Whenever it is shown that a letter placed in the United States mail is properly addressed and properly posted, it will be presumed that it reached the addressee in due course of the mail, in the absence of evidence to the contrary. Midland Rubber Co. v. Waldman (Tex.Civ.App.) 246 S.W. 110, and authorities there cited. There being nothing in this record to overcome the presumption that the registered notice by mail sent from Orange to Austin did reach the Industrial Accident Board on July 22d, in due course of the mail between those points, we hold that the trial court was authorized to find, as he expressly did find, that due notice was given to the Industrial Accident Board within 20 days after its final ruling and decision in this matter of appellee's dissatisfaction therewith and of his intention to file suit to set it aside. There is no question but what this suit was filed within 20 days after the giving of notice to appellant and the Industrial Accident Board.
It is contended by able counsel for appellant, however, that there was evidence introduced upon the trial of this case which showed that appellee's notice to the Industrial Accident Board of his dissatisfaction with its ruling was not received by that board until July 26, 1926. Counsel bases this contention upon this fact alone, that at the bottom of the written notice in question to the board, which was introduced in evidence by appellee, there is found this notation: "(Industrial Accident Board. Received July 26, 1926. State of Texas.)"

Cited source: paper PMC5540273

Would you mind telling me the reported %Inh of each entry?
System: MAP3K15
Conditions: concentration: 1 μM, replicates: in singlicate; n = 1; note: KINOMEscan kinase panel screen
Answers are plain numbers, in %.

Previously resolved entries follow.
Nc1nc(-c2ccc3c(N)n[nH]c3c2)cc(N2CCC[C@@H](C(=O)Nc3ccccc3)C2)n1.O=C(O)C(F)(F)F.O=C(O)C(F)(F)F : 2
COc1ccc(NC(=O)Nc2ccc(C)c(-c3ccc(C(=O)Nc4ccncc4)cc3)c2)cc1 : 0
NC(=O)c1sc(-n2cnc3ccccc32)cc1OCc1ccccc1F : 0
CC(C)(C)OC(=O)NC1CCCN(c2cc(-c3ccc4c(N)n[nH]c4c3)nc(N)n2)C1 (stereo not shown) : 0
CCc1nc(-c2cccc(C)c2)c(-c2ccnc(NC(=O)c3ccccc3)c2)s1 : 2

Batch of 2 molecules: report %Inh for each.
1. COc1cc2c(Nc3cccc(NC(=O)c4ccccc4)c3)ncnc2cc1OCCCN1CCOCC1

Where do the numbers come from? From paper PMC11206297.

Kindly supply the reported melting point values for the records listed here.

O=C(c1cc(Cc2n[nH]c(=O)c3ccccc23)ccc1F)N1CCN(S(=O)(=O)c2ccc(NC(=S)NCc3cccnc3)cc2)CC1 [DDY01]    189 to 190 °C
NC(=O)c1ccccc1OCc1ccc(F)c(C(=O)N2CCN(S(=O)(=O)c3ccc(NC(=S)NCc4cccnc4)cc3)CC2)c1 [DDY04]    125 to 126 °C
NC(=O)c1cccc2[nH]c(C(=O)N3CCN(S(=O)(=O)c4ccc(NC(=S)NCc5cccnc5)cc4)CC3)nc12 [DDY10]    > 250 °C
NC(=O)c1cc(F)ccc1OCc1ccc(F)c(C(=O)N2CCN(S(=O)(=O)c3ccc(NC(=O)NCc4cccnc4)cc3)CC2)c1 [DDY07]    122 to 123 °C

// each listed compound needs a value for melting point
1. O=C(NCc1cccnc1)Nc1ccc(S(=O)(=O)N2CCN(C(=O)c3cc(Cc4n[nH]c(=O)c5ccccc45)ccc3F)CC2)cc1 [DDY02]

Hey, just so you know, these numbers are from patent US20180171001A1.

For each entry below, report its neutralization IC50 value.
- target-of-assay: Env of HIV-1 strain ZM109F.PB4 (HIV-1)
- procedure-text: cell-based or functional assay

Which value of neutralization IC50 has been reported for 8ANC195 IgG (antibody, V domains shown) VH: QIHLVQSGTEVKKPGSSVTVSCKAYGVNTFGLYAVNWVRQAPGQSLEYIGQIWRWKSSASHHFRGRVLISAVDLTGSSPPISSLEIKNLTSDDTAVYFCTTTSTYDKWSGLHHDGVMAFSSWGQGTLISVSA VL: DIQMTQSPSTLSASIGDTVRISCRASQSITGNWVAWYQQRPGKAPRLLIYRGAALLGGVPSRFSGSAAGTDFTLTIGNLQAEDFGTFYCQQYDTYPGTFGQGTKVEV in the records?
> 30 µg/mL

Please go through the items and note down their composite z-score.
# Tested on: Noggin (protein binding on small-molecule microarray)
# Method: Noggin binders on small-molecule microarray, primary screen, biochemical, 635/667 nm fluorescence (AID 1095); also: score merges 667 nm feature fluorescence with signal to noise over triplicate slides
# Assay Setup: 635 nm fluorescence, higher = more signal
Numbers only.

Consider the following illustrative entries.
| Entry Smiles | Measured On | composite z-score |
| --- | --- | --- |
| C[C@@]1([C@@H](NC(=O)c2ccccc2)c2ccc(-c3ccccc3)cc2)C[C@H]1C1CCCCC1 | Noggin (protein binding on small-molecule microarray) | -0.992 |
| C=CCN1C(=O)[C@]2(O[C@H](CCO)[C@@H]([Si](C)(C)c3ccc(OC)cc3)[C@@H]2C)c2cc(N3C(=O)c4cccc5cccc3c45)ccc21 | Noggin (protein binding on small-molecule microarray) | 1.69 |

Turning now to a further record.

Counsel for appellant contend that this notation at the bottom of the written notice shows conclusively that the Industrial Accident Board did not, in fact, receive the notice until July 26, 1926, which was more than 20 days after its final ruling and decision in this case. We cannot agree with this contention of counsel for appellant, for the reason that we have been unable to find anything in the statute governing the proceedings of the Industrial Accident Board requiring that board to make any notation showing when it received a notice, etc. In other words, this notation at the bottom of the notice, if made by the Industrial Accident Board, was not in contemplation of law an official act, and therefore it is not presumed that it was correctly made. Learned counsel for appellant admit, as we understand them, that there is no law requiring this notation by the Industrial Accident Board on this notice, but they do contend that it ought to overcome the presumption that should otherwise be indulged that this notice was received by the board in due course of mail. It is our opinion, that this mere notation, not required or provided for by law, has no probative force, and that it should not be permitted to overcome the presumption that the Industrial Accident Board received appellee's notice of unwillingness, etc., within the 20-day period in which he was required to give it.
This results in an affirmance of the judgment.